A Halbig F*cking Deal: The Triumph of Textualism Over the “Intent” Argument That Leftists Hope Will Save ObamaCare
Last week, citing a post by Allahpundit, I mentioned the case that could kill most ObamaCare subsidies: Halbig v. Sebelius. I have now listened to the oral argument (.mp3 audio download) from the appeal in the D.C. Circuit Court of Appeals, and I am now convinced that the judges on the panel will rule 2-1 against Obama. As the title implies, this is a Big F*cking Deal, and I’d like to go through the highlights of the oral argument to explain why I think so.
A decision could come down any day now, by the way:
— Jonathan H. Adler (@jadler1969) July 4, 2014
To review from my original post on the matter: The law’s plain language says subsidies are available only when a health plan is purchased on an exchange “established by the state under section 1311.” 34 states refused to establish an exchange, after which the HHS Secretary invoked her authority to set up federal exchanges under a different section: section 1321. Then the IRS promulgated a rule that said exchanges set up by the Secretary under section 1321 were actually exchanges “established by the state under section 1311.”
The plaintiffs in the lawsuit say: “state” does not mean “federal government.” The exchanges established by the HHS Secretary under section 1321 are not “established by the state under section 1311.” Making the point even clearer: a “state” is defined in the ACA as “each of the 50 States and the District of Columbia,” they note, and not the federal government.
The Obama lawyers say: oh, come on. Don’t look at the plain language of that one provision. You gotta look at the whole law and the intent of Congress.
THE ORAL ARGUMENT
That sets the stage for the oral argument, and while I could give you a blow by blow, I want to concentrate on a couple of points that jumped out at me as significant. The plaintiffs, of course, rely on the plain language of the provision, which is the key to the outcome. But they also argue that Congress intended to limit subsidies to plans bought on state exchanges. The main argument made by the plaintiffs along these lines goes like this: Congress limited subsidies to plans bought on state exchanges in order to provide the states with an incentive to create their own exchanges. An interesting exchange along these lines was already reported in a Federalist Society blog post:
Judge Randolph seemed inclined to side with the plaintiffs, while Judge Edwards heatedly disputed with both the plaintiffs and Judge Randolph.
“Your argument makes no sense,” Judge Edwards said. “Who cares who sets up the exchanges?”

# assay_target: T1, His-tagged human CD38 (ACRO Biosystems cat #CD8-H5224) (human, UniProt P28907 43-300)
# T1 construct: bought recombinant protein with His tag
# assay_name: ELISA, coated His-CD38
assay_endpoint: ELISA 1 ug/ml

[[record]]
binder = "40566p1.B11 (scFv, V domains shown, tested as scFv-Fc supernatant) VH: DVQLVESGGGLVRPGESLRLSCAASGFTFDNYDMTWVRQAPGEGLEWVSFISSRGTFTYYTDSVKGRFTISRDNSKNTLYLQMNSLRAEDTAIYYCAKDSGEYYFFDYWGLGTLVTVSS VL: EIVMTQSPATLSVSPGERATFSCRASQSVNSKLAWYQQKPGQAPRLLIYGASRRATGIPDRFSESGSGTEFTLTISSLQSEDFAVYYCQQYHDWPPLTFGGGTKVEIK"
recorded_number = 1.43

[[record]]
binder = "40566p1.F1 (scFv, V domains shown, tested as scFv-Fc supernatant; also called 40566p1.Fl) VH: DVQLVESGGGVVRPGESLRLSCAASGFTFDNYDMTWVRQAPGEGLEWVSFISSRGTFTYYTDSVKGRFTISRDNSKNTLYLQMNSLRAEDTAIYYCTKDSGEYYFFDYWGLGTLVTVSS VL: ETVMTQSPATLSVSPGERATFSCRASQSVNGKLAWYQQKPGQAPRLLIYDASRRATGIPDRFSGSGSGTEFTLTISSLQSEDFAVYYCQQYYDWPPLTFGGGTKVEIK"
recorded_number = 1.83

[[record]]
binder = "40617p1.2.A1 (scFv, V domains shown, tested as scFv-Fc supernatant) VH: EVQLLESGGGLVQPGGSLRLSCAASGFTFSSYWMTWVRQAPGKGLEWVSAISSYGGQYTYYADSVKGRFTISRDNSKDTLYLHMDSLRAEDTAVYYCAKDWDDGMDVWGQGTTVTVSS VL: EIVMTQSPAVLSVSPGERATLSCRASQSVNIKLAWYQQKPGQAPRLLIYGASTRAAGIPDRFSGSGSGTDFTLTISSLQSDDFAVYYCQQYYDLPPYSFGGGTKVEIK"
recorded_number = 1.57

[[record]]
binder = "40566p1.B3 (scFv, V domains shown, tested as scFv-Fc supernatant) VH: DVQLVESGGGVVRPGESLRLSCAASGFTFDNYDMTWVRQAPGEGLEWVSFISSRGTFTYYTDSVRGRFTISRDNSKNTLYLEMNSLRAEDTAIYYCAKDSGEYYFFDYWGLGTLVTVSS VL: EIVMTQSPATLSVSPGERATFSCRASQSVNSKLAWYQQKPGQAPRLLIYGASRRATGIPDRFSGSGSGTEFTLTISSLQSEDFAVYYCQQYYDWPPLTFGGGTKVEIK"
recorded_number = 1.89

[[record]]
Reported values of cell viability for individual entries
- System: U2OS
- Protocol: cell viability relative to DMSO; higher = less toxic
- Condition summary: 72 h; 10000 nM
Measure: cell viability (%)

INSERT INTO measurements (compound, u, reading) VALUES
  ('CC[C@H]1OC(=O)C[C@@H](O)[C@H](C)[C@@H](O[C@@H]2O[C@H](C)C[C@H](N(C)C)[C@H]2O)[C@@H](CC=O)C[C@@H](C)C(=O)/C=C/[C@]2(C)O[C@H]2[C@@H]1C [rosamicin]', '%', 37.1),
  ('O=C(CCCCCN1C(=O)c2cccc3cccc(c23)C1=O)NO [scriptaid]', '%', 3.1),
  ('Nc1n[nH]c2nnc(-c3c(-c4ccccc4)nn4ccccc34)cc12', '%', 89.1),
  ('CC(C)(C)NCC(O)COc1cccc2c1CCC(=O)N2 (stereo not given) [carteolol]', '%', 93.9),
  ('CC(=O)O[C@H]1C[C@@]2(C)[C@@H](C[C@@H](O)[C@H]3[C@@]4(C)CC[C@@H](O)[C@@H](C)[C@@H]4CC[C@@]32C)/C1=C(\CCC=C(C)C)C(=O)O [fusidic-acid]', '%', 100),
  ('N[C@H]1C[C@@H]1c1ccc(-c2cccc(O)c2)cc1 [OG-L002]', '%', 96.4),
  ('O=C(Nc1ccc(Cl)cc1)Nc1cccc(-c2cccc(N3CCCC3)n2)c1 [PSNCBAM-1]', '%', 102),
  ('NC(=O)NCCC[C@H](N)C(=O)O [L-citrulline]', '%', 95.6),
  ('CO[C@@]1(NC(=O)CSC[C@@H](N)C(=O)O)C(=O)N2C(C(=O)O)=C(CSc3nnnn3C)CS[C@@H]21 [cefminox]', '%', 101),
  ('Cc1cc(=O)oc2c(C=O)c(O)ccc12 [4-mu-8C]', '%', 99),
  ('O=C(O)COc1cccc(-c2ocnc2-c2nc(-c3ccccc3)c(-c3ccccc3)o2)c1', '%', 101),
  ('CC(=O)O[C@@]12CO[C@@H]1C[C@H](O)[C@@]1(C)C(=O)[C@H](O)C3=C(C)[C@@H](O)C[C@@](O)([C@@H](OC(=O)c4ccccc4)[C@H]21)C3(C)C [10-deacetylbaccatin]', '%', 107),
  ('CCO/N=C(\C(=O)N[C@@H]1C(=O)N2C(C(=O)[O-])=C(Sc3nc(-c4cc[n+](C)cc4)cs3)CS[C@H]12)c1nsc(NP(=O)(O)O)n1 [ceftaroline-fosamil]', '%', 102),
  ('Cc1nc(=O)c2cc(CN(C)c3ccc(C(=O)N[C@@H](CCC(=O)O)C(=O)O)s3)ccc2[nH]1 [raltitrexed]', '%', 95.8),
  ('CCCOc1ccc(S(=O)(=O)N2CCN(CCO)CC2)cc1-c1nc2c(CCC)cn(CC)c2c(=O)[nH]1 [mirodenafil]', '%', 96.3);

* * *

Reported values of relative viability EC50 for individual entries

Judge Randolph retorted: “Ben Nelson.”
Mr. Nelson was a Democratic senator from Nebraska at the time the Affordable Care Act passed, and he was viewed as the key swing vote — and was seen as wary of expansive federal control of the health care system. . . .
Indeed. Judge Randolph makes a great point: the Democrats needed Ben Nelson’s vote, and he at least purported to be in favor of federalism. To pacify him, the law was set up so that the states would be the ones, in the first instance, that would supposedly set up the exchanges. Indeed, the plaintiffs argue, Congress apparently expected every state to go along — why turn down free money? — just like Congress was so confident that states would accept Medicaid expansion that they didn’t even provide subsidies for people making less than the poverty level, because they assumed (wrongly) that every state would expand Medicaid for those people.
When Judge Edwards argued that absolutely nobody believed that this would be the result, and that this was a recently concocted argument, Judge Randolph noted that Investors’ Business Daily pointed it out in a piece in 2011 (which is admittedly after the passage of the law. You can read that piece here).
There is no question where Judge Edwards stands, as he called the arguments of the plaintiffs “preposterous.” There is also no question that Judge Randolph will vote that there are no subsidies under the federal exchanges; as he said: “If the legislation is just stupid, I don’t see that it’s up to the court to save it.” That leaves Judge Griffith as the swing vote here, and in over an hour of arguments, I didn’t hear him say one thing supportive of Obama’s position. One point you may not have realized: Griffith is the judge nominated by George W. Bush after Miguel Estrada was filibustered into frustrated submission and withdrew his name from consideration.
The most important point I heard Griffith make during the whole argument was this: the states can still set up exchanges after this ruling. The states will have to explain to their citizens that the subsidies they thought they were going to get, they actually won’t get — only because the state declined to establish an exchange. That will put tremendous pressure, not just on Congress to amend the statute (which likely won’t happen), but also on individual states to establish their own exchanges (which probably will happen in several of the 34 states that have to date failed to establish an exchange).
In other words: Judge Griffith will argue that he is not preventing people from getting their subsidies. The states are, by not setting up the exchanges — which they can still do.
(It should be noted that, as the subsidies are removed, many people will, for the first time, be legally excused from the mandate. That’s because the law contains a provision that the penalty, er, tax, will not be imposed on people who can’t afford insurance — defined as people who would have to pay more than 8% of their income for health insurance. As the subsidies disappear, this group of people will greatly expand — removing even more revenue for insurers, and potentially causing the structure of ObamaCare to collapse.)